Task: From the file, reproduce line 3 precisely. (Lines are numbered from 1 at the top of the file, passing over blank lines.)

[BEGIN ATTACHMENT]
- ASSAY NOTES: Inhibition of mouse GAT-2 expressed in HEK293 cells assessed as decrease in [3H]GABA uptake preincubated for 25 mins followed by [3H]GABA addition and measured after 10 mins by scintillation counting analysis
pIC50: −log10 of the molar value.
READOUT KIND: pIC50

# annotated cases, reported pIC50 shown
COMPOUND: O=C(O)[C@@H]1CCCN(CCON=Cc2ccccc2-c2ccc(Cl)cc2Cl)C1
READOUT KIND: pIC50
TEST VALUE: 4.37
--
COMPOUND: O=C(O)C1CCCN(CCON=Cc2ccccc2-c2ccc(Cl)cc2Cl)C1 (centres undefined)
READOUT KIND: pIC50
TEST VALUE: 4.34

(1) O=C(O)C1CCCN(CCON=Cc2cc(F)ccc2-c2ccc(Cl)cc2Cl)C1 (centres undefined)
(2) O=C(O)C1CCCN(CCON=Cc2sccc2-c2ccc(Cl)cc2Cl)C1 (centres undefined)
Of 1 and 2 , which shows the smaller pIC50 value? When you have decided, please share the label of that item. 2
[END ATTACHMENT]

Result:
READOUT KIND: pIC50